A 37-year-old man was identified and taken into police custody on the suspicion that he had damaged the clinic on 24 February following media reports about Gabrić's membership in a Freemason lodge.

Gabrić has been in the limelight since his recent public dispute with former Chief State Prosecutor Dražen Jelenić, which revealed that both men are Freemasons.

Jelenić resigned on 19 February, after he himself confirmed that he is a Freemason and accused Dr Gabrić of having tried to influence a preliminary investigation into three reporters who allegedly blackmailed the ophthalmologist demanding that he give them HRK 200,000 or they would publish photographs of a ceremony of the Masonic lodge to which Gabrić belongs. As soon as Jelenić made that statement, Gabrić dismissed it as false.

More news can be found in the dedicated section.

Monday, 27 January 2020

Croatia Border Patrol Tracking Migrants With Portable Thermal Imaging

During the 2015 migrant crisis, Hungary and Slovenia built border barriers to thwart the influx of illegal migrants. Until recently, Croatia border guards have faced the daunting task of manually monitoring their unfenced 1,326 km border, which is also a non-Schengen EU border. However, with the help of advanced thermal imaging technology, Croatian border guards have finally gained an edge on stopping illegal migrant movement.


Hungary Border Fence (Red) | Slovenia Border Fence (Gold) | Croatia Border No Fence (Green) | Wikipedia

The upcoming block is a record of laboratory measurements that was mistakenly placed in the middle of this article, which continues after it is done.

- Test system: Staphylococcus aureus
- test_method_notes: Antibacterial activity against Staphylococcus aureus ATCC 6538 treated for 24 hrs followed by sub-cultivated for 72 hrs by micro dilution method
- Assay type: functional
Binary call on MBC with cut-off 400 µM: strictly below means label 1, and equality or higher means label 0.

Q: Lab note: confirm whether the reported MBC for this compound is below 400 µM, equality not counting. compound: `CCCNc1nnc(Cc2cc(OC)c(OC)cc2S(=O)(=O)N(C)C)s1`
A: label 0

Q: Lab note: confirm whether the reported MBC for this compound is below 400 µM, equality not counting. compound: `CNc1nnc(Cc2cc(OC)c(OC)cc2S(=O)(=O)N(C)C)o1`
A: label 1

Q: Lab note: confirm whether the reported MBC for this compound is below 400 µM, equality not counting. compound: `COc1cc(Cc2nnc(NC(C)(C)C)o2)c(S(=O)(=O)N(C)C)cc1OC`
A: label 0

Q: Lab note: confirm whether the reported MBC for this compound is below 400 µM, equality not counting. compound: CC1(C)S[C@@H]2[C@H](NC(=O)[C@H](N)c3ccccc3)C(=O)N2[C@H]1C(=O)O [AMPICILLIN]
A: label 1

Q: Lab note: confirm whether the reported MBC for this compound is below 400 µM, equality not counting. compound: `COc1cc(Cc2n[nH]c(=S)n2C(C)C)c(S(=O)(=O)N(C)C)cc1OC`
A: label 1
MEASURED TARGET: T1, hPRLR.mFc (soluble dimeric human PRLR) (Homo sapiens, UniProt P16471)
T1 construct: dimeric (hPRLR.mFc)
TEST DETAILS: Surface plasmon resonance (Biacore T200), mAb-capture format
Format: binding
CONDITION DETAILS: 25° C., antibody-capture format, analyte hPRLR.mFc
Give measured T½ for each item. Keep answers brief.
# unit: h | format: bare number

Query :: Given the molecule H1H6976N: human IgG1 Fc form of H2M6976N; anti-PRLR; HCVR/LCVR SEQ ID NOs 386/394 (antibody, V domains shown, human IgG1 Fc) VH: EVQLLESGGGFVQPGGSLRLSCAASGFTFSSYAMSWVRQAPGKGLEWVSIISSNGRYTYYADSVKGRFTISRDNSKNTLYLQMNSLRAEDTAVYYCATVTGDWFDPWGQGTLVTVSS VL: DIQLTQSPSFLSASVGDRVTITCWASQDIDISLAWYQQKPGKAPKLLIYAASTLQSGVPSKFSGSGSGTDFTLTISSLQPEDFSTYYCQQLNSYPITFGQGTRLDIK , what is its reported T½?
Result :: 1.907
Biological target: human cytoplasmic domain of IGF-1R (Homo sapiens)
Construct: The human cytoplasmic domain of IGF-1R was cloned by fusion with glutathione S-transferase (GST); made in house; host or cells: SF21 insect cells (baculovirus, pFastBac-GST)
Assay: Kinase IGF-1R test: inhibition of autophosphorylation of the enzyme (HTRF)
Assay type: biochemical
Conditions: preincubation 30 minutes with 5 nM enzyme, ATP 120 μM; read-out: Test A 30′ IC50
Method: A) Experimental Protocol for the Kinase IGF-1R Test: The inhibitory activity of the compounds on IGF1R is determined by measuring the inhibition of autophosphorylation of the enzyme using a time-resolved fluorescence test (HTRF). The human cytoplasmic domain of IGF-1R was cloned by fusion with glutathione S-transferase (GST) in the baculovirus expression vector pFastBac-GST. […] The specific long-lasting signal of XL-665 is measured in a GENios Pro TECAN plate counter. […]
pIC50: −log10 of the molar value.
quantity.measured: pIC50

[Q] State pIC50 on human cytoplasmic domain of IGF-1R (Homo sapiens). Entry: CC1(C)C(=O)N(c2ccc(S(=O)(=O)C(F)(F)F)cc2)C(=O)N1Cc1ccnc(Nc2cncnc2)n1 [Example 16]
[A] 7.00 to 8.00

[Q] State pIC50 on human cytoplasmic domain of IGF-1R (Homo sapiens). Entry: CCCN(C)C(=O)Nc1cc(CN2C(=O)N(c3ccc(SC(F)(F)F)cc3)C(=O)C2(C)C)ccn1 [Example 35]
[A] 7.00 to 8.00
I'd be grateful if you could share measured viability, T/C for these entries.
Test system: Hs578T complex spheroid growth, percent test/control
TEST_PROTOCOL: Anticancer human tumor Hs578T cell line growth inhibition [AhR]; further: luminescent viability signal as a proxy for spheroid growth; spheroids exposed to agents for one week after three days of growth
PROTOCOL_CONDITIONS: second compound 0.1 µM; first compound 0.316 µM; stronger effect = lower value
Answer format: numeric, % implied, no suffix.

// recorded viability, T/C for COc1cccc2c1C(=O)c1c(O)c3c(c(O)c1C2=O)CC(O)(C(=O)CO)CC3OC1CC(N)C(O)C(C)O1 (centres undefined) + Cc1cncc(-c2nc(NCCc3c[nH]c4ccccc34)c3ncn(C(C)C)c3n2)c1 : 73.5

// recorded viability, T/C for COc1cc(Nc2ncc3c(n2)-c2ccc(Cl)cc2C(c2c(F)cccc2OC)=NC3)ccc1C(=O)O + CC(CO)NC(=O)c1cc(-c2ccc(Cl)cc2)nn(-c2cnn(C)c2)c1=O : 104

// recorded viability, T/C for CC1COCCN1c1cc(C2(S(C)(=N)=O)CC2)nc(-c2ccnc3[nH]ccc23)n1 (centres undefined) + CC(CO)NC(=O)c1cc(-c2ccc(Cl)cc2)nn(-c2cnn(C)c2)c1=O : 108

Unfenced Croatia EU Border 1,326 Kilometers Long

The Hungarian border barrier, which spans the borders of Serbia and Croatia, is 523 km long. The Slovenian border with Croatia spans 670 km. By contrast, Croatia shares a combined 1,326 km unfenced border with Bosnia and Serbia (1009 km with Bosnia, 317 km with Serbia). And migrants, many of whom are biding their time in nearby border camps, make repeated and daily attempts to enter Croatia from both countries, a practice which they call "The Game".


Hungary Border Fence | Wikimedia Commons

Electrified Hungarian Border Barrier Stopped Illegal Migration

Once completed in 2015, the Hungarian border barrier effectively halted migration into that country. It is equipped with parallel barbed-wire fences, floodlights, security cameras, and loudspeakers which blare warnings in English, Arabic and Farsi. The fences also deliver a mild electric shock upon contact, and have rendered any potential accusations of migrant pushbacks a moot point.